We must interpret the Manichean views in this profound sense, that good and evil are fundamentally the same in their origin and in their ending. If you interpret it in this way you will understand what Mani really intended to bring about. But, on the other hand, we still have to explain why it was that Mani called himself the ‘Son of the Widow’.
The soul was always known as the ‘mother’ in all esoteric (mystical) teachings; the instructor was the ‘father’. Father and mother, Osiris and Isis, those are the two forces present in the soul: the instructor, representing the divine which flows directly into man, Osiris, he that is the father; the soul itself, Isis, the one who conceives, receives the divine, the spiritual into itself, she is the mother… the father withdraws. The soul is widowed. Humanity is thrown back onto itself. It must find the light of truth within its own soul in order to act as its own guide. Everything of a soul nature has always been expressed in terms of the feminine. Therefore the feminine element — which exists only in a germinal state today and will later be fully developed — this self-directing feminine principle which is no longer confronted by the divine fructifier, is called by Mani the ‘Widow’. And therefore he calls himself ‘Son of the Widow’.
Mani is the one who prepares that stage in man’s soul development when he will seek for his own soul-spirit light. Everything which comes from Mani is an appeal to man’s own spirit light of soul, and at the same time is a definite rebellion against anything which does not come out of man’s own soul, out of man’s own observation of his soul. Beautiful words have been handed down from Mani: You must lay aside everything which you have acquired as outer revelation by means of the senses. You must lay aside all things which come to you via outer authority; then you must become ripe to gaze into your own soul.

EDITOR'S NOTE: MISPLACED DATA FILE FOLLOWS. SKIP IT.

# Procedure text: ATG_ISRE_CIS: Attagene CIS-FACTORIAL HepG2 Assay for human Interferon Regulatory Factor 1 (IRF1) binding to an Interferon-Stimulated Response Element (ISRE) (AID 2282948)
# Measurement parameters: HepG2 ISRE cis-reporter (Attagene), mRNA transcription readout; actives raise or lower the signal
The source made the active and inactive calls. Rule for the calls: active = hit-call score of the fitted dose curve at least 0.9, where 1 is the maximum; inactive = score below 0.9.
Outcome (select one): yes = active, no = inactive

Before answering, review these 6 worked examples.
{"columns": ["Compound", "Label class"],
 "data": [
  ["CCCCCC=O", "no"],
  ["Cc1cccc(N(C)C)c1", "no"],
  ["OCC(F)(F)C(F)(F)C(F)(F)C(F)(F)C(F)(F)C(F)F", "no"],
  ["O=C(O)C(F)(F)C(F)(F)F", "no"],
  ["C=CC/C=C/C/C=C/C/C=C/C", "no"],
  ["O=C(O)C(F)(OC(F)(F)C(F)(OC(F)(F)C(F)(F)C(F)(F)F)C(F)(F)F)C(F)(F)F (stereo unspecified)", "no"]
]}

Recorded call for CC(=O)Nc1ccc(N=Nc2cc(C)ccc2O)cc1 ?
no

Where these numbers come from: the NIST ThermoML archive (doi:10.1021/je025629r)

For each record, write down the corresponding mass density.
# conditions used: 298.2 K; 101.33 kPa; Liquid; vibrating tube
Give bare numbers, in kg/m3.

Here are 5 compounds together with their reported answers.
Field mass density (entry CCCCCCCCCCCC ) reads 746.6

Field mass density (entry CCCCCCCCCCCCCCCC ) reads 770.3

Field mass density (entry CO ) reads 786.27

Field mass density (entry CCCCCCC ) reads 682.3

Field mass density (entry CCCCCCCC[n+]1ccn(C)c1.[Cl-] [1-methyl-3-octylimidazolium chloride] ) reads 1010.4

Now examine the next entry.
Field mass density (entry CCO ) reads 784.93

St. Augustine, on the other hand — in a conversation which made him into an opponent of the Manichean Faust — voiced the opinion: ‘I would not accept the teachings of Christ if they were not founded on the authority of the Church’. The Manichean Faust said, however: ‘You should not accept any teaching on authority; we only wish to accept a doctrine in freedom.’ That illustrates the rebellious self-sufficiency of the spirit light which comes to expression so beautifully in the (Goethe’s) Faust saga.
We meet this confrontation also in later sagas in the Middle Ages: on the one hand the Faust saga, on the other, the Luther saga. Luther carries on the principle of authority. Faust, on the other hand, rebels, he puts his faith in the inner spirit light. We have the saga of Luther; he throws the inkwell at the devil’s head. What appears to him to be evil he thrusts aside. And on the other hand we have Faust’s pact with the devil. A spark from the kingdom of light is sent into the kingdom of darkness, so that when the darkness is penetrated, it redeems itself, evil is overcome by gentleness.
1) A quite beautiful song contains this lyric, and you can hear it’s original studio version here.
2) Lecture #6 from a series of twenty lectures given by Rudolf Steiner in Berlin during the years 1904-05. They were published in English translation with extensive annotations under the title ‘The Temple Legend’ in 1997, with the lecture concerned being titled ‘Manichaeism’. This sixth lecture is available online.